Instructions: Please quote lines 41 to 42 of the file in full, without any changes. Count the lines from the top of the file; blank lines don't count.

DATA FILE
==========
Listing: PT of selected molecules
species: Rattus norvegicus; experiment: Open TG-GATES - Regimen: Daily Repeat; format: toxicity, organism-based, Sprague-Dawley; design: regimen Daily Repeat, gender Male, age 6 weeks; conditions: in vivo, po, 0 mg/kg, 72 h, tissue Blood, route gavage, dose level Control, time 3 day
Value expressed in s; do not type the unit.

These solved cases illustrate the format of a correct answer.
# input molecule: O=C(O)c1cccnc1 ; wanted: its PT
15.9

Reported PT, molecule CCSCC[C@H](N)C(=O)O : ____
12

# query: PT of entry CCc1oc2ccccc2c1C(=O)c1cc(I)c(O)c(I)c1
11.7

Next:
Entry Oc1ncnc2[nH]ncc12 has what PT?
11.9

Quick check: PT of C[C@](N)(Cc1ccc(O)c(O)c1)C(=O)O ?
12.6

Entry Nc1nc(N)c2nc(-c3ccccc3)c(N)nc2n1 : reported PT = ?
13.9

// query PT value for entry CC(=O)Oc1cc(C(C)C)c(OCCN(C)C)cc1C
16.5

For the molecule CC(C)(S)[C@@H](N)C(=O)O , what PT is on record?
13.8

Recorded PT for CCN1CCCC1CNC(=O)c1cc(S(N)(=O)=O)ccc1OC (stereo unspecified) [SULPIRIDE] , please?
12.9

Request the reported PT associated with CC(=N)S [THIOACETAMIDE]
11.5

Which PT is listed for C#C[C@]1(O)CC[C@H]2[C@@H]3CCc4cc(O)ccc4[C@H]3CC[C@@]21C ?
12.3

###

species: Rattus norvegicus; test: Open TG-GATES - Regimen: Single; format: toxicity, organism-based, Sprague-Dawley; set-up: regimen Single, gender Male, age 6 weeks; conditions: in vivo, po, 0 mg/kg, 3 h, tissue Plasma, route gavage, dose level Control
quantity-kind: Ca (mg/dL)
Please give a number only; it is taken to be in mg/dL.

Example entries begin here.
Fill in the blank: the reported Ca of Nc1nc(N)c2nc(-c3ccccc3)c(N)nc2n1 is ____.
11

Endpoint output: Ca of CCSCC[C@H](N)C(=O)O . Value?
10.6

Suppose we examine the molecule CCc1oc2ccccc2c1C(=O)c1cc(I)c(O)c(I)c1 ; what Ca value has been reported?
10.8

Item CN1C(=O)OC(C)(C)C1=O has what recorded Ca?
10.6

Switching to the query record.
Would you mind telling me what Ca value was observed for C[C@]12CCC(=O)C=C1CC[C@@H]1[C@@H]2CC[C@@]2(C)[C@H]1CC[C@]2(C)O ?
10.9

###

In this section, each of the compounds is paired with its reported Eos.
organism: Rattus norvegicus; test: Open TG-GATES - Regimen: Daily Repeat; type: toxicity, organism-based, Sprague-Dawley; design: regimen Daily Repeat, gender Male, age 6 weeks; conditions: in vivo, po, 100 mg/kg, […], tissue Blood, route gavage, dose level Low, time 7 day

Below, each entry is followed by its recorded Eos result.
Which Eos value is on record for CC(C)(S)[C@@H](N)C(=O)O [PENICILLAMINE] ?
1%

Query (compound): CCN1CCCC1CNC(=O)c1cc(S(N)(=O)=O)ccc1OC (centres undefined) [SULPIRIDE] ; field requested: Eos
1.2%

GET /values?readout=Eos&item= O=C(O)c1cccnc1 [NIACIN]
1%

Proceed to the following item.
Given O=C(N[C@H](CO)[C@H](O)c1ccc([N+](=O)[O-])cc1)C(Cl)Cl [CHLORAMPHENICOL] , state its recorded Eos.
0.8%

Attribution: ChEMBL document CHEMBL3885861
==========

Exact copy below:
Switching to the query record.
Would you mind telling me what Ca value was observed for C[C@]12CCC(=O)C=C1CC[C@@H]1[C@@H]2CC[C@@]2(C)[C@H]1CC[C@]2(C)O ?